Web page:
Today’s post comes from some work I’ve been doing in preparation for a panel that I’ll be on at the AWP Conference at the end of the month. The panel, put together by the fabulous Sue William Silverman, is called “A Memoir with a View: On Bringing the Outside In.” Sonya Huber, Joy Castro, and Harrison Candelaria Fletcher will be the other fine folks on the panel.
For years, I’ve noticed a tendency for beginning writers of personal narratives to forget to make room for the other actors on the stage and to forget that memoirs take place in particular settings and at particular time periods that express particular values. I call this tendency the “Enough about Me, Tell Me What You Think about Me” Syndrome. These writers are in love with the sound of their own voices. They believe themselves to be, to borrow from a popular beer commercial, “the most interesting people in the world.” I’m having a bit of fun here because I don’t think that their narcissism is intentional. It’s merely the result of a lack of storytelling technique that will correct itself over time and with practice.
When I read a memoir, I want to feel like I’m a participant in a life. I don’t want to be kept in the wings, watching. I want to be on stage living what the people in the memoir are living. The narcissistic approach keeps readers at a distance rather than immersed in the events. Although we’re certainly interested in the sensibility of the narrator, we can begin to feel claustrophobic if he or she forgets to take a look outside that self. Although I love and value the art of reflection and thinking on the page that takes place in a good memoir, I confess to starting to lose interest if I’m asked to spend too much time inside the writer’s head. The world starts to close down for me rather than open up. We need to make room for that world, not to diminish ourselves, but to make ourselves larger by seeing what it means for us to interact with this person, this detail, this place, this time period, this action.
As I said above, I believe that this unintentional narcissistic approach is actually a deficiency of technique problem. Its symptoms include a lack of dialogue, a lack of detail, and a lack of action. It can easily be cured with a writing activity, which I prescribe for all of us now.
1. Select a lost object from your childhood, one that you’ve never forgotten, one that you wish you still had. My grandmother had a lady bug pin cushion when I was a child, and to this day I remember that she kept a Charles Percy campaign button stuck to it. Percy was the Republican candidate for Governor in my home state of Illinois in 1964; he narrowly lost to the incumbent, Democrat Otto Kerner. My mother’s family was Republican; my father was a staunch Democrat. I’ve always wondered what my grandmother thought about my mother’s marriage to my father, an event that took place when my mother was forty-one, and that pin cushion and that Percy campaign button invite me to think about that. So what’s your object?
Spend some time writing from this prompt: “I remember. . .” Perhaps, you’ll hit upon a scene in which you’re watching yourself as a child looking at this object, or handling it, or maybe you’ll remember what it was like to watch someone else using it. The important thing is to describe what you see, hear, smell, taste, touch as you travel back in memory.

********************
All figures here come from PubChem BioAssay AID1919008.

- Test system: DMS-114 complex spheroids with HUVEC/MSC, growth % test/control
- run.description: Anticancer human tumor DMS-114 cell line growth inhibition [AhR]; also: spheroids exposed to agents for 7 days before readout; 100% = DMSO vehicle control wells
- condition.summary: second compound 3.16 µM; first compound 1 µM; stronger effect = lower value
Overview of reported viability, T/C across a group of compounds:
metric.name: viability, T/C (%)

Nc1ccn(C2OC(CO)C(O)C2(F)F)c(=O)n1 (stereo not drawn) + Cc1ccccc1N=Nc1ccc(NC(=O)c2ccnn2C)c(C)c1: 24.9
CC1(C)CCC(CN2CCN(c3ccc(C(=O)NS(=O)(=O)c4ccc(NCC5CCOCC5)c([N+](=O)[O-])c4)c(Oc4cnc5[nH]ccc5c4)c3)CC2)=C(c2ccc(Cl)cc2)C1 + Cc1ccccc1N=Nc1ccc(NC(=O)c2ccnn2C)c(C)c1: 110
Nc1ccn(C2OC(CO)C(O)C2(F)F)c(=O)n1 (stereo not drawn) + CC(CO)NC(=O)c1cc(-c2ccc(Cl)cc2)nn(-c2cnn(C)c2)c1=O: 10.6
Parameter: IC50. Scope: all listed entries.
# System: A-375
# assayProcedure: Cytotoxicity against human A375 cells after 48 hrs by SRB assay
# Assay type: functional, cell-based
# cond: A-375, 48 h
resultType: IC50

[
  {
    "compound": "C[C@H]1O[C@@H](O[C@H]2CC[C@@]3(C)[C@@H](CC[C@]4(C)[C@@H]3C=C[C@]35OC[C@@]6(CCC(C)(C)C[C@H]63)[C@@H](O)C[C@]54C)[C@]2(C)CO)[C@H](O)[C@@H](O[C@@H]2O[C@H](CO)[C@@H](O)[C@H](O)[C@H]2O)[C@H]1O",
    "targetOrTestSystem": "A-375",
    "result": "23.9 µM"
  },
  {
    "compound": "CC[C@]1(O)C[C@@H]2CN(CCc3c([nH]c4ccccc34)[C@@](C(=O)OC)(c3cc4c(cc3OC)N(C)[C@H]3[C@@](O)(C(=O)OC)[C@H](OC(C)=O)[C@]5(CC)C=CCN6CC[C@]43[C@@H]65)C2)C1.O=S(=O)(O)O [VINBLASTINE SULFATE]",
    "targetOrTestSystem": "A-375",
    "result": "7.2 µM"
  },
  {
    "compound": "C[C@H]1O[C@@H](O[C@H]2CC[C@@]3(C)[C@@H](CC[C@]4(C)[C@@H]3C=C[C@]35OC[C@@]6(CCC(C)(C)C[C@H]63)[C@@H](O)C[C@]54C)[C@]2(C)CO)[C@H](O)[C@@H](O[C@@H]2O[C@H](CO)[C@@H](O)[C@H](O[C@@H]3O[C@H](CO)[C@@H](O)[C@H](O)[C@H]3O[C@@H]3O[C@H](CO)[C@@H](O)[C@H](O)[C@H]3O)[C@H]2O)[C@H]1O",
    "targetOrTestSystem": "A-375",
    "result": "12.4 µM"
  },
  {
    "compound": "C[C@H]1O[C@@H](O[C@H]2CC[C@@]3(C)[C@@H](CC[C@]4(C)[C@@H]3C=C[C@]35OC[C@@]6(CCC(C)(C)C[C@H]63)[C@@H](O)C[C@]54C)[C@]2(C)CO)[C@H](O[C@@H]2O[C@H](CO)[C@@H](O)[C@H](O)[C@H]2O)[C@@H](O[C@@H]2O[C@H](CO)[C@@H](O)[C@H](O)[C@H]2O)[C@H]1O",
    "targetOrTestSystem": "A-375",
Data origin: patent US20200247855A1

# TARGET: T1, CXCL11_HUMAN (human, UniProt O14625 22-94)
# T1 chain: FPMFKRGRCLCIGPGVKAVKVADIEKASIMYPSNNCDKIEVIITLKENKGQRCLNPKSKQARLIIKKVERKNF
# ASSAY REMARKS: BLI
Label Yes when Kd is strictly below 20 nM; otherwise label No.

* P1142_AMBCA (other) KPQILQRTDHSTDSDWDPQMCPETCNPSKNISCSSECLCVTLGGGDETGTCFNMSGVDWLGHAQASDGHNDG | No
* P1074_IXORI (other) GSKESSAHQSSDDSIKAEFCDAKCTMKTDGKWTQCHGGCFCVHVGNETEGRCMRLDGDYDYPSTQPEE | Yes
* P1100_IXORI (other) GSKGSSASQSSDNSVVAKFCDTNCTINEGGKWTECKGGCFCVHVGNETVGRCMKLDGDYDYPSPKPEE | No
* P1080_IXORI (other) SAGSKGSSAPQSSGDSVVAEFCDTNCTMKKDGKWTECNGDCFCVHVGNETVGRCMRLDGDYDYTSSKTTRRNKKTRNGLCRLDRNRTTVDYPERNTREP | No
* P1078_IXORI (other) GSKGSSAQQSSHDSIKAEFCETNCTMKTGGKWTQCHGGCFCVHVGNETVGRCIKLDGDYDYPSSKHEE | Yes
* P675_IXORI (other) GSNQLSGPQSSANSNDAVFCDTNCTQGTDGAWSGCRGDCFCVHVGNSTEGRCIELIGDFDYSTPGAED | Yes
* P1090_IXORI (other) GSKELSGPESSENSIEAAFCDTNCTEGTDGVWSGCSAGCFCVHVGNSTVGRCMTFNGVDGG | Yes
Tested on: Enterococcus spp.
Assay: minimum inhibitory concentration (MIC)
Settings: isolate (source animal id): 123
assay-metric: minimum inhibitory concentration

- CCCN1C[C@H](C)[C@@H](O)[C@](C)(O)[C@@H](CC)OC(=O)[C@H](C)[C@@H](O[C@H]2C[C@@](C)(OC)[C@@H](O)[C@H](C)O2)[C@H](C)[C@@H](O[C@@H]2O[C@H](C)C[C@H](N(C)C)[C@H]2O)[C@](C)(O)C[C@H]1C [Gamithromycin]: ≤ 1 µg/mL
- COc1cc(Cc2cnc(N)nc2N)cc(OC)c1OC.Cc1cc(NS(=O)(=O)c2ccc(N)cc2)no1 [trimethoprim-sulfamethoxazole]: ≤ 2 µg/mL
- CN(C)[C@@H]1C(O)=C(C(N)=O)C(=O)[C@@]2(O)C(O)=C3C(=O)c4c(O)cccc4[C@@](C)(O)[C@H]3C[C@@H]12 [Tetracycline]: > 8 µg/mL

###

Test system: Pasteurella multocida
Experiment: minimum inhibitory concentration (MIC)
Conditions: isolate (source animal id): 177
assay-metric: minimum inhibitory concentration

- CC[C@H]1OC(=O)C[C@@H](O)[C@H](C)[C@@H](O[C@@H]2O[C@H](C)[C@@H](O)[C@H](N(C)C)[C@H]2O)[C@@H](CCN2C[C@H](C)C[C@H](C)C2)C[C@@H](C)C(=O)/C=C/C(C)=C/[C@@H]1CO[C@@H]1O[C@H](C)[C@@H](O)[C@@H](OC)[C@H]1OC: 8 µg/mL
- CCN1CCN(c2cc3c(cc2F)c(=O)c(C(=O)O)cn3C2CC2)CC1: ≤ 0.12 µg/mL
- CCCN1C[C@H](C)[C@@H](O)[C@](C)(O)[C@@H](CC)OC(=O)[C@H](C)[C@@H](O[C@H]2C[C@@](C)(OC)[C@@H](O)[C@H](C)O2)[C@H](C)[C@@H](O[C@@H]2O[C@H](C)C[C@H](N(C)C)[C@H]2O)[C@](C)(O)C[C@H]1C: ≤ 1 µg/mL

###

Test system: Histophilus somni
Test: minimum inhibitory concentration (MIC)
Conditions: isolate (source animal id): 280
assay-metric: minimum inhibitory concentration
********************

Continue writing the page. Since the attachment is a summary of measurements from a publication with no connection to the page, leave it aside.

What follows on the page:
2. Daydream yourself into a specific memory. It might be one that involves your object, or it might be one that it suggests. If the power of association takes you away from the object, trust that you’re meant to follow. I might recall, for example, the evening my father and my uncle, my mother’s brother, got into a heated argument over politics and how strange it seemed to hear these men, who genuinely liked each other, raising their voices and saying things like, “Herbert Hoover ruined the farmer!” Or “Spend, spend, spend. That’s all a Democrat wants!” What are the people in your memory saying?
3. My uncle finally got up from his chair that evening and said to my aunt, “Get your coat, Myrtle. We’re leaving.” What happened after that? My father, still angry, rehashing the argument, his face red as he paced about our kitchen where my mother, whose views were the same as my uncle’s, cleared the coffee cups and dessert dishes from the table and began to wash them, not saying a word. What actions take place in your memory?
In order to pay attention to detail, dialogue, and characters in action, you’ll have to look outside the self, and you’ll write a scene in which you look at the larger world that may be social (a gathering of relatives), cultural (at a time and in a place where manners were supposed to always trump what one really thought), and political (at a time in the 1960s when our country’s political climate was changing).
In all honesty, I’ve never thought of myself as a political writer, or a cultural critic, or a social commentator. But really, as I hope my lady bug pin cushion has proved, any writer of memoir is all three of these things. The small details of a life contain the social, the cultural, and/or the political.